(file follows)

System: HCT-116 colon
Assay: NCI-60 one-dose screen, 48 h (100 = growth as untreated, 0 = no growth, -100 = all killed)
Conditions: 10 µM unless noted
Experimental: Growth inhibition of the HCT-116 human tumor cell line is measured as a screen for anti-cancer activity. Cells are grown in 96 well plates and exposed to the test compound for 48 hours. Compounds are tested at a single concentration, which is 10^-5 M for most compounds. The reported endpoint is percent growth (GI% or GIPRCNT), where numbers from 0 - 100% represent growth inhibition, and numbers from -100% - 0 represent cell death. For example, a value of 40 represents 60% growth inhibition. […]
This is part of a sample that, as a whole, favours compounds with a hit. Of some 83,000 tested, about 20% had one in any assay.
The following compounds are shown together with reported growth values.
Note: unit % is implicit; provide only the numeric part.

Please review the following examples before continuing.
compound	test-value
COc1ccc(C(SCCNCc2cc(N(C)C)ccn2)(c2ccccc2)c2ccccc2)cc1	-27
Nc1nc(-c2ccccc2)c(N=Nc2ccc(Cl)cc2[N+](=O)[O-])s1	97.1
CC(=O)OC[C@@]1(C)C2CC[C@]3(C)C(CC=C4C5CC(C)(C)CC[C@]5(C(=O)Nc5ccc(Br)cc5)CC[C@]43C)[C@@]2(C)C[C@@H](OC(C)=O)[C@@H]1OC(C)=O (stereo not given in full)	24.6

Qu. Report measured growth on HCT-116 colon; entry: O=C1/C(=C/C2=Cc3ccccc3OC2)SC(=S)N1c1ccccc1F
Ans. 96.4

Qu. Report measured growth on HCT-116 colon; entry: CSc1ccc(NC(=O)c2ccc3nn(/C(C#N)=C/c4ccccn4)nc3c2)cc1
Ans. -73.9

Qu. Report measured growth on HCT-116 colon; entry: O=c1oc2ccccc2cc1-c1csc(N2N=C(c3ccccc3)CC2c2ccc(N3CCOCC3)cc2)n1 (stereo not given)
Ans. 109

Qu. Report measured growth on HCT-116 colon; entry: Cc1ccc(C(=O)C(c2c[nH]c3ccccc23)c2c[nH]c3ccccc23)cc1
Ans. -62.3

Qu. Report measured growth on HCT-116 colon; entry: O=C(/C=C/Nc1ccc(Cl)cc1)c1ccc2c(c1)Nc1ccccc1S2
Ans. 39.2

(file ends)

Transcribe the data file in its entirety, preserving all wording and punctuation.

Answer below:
System: HCT-116 colon
Assay: NCI-60 one-dose screen, 48 h (100 = growth as untreated, 0 = no growth, -100 = all killed)
Conditions: 10 µM unless noted
Experimental: Growth inhibition of the HCT-116 human tumor cell line is measured as a screen for anti-cancer activity. Cells are grown in 96 well plates and exposed to the test compound for 48 hours. Compounds are tested at a single concentration, which is 10^-5 M for most compounds. The reported endpoint is percent growth (GI% or GIPRCNT), where numbers from 0 - 100% represent growth inhibition, and numbers from -100% - 0 represent cell death. For example, a value of 40 represents 60% growth inhibition. […]
This is part of a sample that, as a whole, favours compounds with a hit. Of some 83,000 tested, about 20% had one in any assay.
The following compounds are shown together with reported growth values.
Note: unit % is implicit; provide only the numeric part.

Please review the following examples before continuing.
compound	test-value
COc1ccc(C(SCCNCc2cc(N(C)C)ccn2)(c2ccccc2)c2ccccc2)cc1	-27
Nc1nc(-c2ccccc2)c(N=Nc2ccc(Cl)cc2[N+](=O)[O-])s1	97.1
CC(=O)OC[C@@]1(C)C2CC[C@]3(C)C(CC=C4C5CC(C)(C)CC[C@]5(C(=O)Nc5ccc(Br)cc5)CC[C@]43C)[C@@]2(C)C[C@@H](OC(C)=O)[C@@H]1OC(C)=O (stereo not given in full)	24.6

Qu. Report measured growth on HCT-116 colon; entry: O=C1/C(=C/C2=Cc3ccccc3OC2)SC(=S)N1c1ccccc1F
Ans. 96.4

Qu. Report measured growth on HCT-116 colon; entry: CSc1ccc(NC(=O)c2ccc3nn(/C(C#N)=C/c4ccccn4)nc3c2)cc1
Ans. -73.9

Qu. Report measured growth on HCT-116 colon; entry: O=c1oc2ccccc2cc1-c1csc(N2N=C(c3ccccc3)CC2c2ccc(N3CCOCC3)cc2)n1 (stereo not given)
Ans. 109

Qu. Report measured growth on HCT-116 colon; entry: Cc1ccc(C(=O)C(c2c[nH]c3ccccc23)c2c[nH]c3ccccc23)cc1
Ans. -62.3

Qu. Report measured growth on HCT-116 colon; entry: O=C(/C=C/Nc1ccc(Cl)cc1)c1ccc2c(c1)Nc1ccccc1S2
Ans. 39.2